There have been about twelve posts dealing with the common theme that ends with - at the fence. I realize - with the help of comments - that I must be a bit more clear about my rants that are focused at the fence. In a very concrete way, they have to do with a real fence. That fence is the one that serves as a decorative and protective barrier separating the sidewalk from the property of the Planned Parenthood clinic at which I volunteer at times. It is also the whole ensemble of newly planted trees and bushes that have been placed into a new bed of mulch. It is all quite decorative - but it is also a strategic planting. The signs mounted on street-side trees or on the sidewalk become less visible to clients at the clinic. The fence and the plantings are a much more clear statement as to where the protestors may plant themselves.
In addition, the notion of being at the fence has to do with my way of distinguishing between separate world views. Those who mount their protests at the fence can be loud and they are very pointed in their comments to the women and men who come to the clinic. For those of us who volunteer, we remain silent - we do not try to provoke those at the fence - we speak to and welcome and attempt to be a non-threatening presence to folks who can be very intimidated by the protestors. At the same time, we are there to make sure clients who would like to show their contempt for the protestor are held in check. I find that the folks at the fence are all people who claim to be Christians - of one sort or another. There are the independent protestors - the families - the recruited and trained protestors - the militant folks - the professional protestors. Those of us who are volunteers come from a variety of backgrounds: Christians, Jews, Nones, Atheists, U.U. folks, and people of a variety of political viewpoints.
It is this Christian thing that causes me to rant about the fence. Though the identity of the volunteers is generally protected, that doesn't always work. Along with several very active members of the team (whose social activism makes me look like an old man sitting on a porch swing) - my identity has become know. Each group has learned that I am a pastor. I think that makes them all the more disgusted at my involvement with the hospitality and escorting offered to the clients. I find it to be more amusing than disturbing. It is amusing because their use of Scripture - their bible bits and pieces - their claim that their words and actions are divinely inspired - their self-righteous and rambling words of condemnation - do not exemplify the vision of Scripture I have learned to appreciate. We physically stand five to twenty yards apart, but the lens through which we claim as our base (the BIBLE) is used very differently. I find that even their uses of love is encased in and surrounded by judgment and condition - which means the love is negated.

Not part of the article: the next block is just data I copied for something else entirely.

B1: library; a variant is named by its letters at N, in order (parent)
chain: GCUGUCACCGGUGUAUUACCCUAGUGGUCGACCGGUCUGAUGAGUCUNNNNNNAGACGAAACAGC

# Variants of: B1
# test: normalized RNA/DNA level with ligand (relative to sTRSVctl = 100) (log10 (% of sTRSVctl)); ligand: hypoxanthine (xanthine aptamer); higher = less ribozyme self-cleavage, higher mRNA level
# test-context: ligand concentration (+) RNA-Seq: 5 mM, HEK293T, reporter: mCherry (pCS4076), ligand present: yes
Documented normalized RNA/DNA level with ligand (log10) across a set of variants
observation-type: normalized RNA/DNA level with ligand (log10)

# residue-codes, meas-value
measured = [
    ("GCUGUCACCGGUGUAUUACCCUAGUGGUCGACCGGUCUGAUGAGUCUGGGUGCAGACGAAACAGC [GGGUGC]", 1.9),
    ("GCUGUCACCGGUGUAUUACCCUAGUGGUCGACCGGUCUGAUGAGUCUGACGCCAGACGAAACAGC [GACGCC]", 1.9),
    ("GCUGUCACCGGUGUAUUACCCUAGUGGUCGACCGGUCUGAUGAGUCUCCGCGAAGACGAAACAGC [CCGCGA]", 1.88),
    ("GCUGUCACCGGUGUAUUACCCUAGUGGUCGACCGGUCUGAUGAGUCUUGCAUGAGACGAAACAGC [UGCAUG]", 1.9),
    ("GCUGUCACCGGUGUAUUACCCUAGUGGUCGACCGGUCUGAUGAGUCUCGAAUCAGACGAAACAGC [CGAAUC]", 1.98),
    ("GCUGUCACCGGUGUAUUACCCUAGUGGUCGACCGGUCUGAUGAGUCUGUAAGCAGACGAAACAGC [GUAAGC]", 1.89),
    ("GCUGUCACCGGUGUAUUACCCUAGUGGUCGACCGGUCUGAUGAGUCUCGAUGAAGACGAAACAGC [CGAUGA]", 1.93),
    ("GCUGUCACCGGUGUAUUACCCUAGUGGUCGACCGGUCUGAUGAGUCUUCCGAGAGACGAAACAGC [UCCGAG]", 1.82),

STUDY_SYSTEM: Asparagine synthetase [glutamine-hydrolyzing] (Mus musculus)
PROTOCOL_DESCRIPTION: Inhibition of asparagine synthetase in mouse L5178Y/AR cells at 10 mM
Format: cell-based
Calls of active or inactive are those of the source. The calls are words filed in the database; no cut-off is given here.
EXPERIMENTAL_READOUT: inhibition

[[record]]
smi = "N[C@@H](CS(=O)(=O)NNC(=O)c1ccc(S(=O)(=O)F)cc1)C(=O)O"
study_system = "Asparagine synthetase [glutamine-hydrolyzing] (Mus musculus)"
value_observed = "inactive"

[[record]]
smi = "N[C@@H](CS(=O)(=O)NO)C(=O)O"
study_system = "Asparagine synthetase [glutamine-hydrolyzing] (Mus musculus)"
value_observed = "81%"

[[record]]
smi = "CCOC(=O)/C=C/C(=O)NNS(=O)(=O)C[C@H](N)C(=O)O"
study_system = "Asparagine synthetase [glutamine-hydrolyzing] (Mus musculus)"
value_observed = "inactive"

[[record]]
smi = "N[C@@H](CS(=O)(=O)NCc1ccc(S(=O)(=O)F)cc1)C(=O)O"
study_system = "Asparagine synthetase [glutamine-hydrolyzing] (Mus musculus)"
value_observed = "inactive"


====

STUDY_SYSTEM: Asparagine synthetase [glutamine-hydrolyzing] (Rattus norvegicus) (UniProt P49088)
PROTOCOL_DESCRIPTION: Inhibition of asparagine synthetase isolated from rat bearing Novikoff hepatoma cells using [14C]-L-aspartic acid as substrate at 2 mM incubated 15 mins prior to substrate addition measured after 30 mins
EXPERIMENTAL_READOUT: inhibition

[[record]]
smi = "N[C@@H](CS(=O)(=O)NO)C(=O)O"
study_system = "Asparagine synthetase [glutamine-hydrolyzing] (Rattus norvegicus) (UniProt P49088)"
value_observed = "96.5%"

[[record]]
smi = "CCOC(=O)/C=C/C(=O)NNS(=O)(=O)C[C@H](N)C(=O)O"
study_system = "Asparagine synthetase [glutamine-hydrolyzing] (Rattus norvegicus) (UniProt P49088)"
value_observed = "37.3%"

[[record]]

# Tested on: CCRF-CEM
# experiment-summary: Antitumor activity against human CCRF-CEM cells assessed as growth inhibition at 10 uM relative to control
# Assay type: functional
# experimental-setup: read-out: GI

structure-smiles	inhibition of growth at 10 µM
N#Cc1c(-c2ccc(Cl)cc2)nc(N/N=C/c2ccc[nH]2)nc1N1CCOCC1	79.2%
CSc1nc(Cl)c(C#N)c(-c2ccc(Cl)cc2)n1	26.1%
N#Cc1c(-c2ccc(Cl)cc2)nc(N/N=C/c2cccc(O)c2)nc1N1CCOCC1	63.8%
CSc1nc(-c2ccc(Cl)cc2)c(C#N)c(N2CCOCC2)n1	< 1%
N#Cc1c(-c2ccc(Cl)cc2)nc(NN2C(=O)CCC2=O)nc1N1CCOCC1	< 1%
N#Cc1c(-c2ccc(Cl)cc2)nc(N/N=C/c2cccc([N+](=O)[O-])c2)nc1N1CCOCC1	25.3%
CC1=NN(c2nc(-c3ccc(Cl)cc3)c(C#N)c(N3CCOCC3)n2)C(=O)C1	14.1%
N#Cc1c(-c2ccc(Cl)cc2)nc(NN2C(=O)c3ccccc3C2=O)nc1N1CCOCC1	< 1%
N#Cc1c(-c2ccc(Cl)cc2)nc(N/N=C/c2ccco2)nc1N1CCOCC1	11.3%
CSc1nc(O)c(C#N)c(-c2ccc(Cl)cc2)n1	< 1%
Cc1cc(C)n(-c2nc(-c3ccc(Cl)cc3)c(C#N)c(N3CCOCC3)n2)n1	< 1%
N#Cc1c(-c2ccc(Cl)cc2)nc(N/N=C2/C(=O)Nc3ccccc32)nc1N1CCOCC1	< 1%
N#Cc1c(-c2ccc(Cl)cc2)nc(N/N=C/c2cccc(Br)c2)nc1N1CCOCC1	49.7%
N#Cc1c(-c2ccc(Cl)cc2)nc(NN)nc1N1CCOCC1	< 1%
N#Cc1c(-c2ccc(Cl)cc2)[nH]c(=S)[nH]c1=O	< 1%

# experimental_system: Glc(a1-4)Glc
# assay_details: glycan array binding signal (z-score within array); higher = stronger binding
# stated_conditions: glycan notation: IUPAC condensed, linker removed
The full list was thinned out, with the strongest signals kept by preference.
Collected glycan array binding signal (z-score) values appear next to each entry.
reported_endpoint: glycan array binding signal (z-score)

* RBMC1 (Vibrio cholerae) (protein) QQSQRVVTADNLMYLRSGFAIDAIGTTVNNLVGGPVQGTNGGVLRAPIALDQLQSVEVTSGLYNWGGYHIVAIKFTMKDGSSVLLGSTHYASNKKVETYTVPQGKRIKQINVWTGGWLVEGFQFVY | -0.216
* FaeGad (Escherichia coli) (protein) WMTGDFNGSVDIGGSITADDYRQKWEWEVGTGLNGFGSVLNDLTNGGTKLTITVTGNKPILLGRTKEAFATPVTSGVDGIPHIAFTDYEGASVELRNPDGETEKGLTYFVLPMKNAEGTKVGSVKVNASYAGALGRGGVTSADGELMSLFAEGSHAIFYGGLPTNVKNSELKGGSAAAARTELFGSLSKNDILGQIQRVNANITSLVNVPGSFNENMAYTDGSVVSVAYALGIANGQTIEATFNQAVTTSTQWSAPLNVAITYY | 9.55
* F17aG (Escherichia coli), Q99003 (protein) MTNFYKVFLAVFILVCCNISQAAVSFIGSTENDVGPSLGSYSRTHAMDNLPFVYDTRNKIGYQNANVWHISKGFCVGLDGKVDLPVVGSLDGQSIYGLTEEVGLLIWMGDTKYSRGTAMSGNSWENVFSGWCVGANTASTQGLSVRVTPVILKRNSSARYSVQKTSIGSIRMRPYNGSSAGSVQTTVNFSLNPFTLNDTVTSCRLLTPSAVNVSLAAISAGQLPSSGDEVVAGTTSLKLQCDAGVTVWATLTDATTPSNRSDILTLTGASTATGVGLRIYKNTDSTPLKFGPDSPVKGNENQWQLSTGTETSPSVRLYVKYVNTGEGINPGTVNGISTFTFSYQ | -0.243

I take up the ranting banner because I will not let those words and notions and vision at the fence define a faith into which I continue to grow more and more as I study and attempt to enact that faith in my public life. So, though I do not have the opportunity to talk to those at the fence I do want those who stand with me and walk alongside the clients to hear very clearly that the version and vision of Christianity at the fence - though popular in our culture - is a form of violence that is not central to the faith. The condemnation - the language of heaven and hell - the public shaming - the scripted words that try to set up a zero sum religious game, is antithetical to the vision of God's Reign of justice and peace - hopefulness and grace - endless forgiveness and reconciliation - that has become so central to the story that is presented in the Scripture I honor and study.
As I once told one of these folks who is planted at the fence at the clinic and at Pride parades, I was once converted to and recited those words he passes out at the fence. Then, I guess I would say those words soon did not and could not match the message of love-put-to-life-even-unto-death-for-the-well-being-of others that is central to the vision of Scripture that has grown up in my heart. In fact, now those words of condemnation and the sour dispositions they create are like spring boards into comedy sketches that play out in my mind - and sometime come out (silently) to those around me. Okay maybe not so silently.
I tend to think that we who claim to follow Jesus or live within the Peaceable Reign of God (in which more than Christians dwell and thrive) must speak of this other vision of nonviolence whenever closed-minded 'good religious' folk are practicing their brand of Christianity. Remember, it is only a brand - brands can be discarded - brands work for awhile until the superficiality of the words and the life wear down. Yet, when their words and actions are refuted and shown to be shallow or ineffective, the last action they will use in an attempt to redeem their lives and values is violence. So we must be watchful. We must never rise up to their violence. We must be willing to stand up and go about our faithful lives even as our lives are contrary to the life that is packaged in those words at the fence.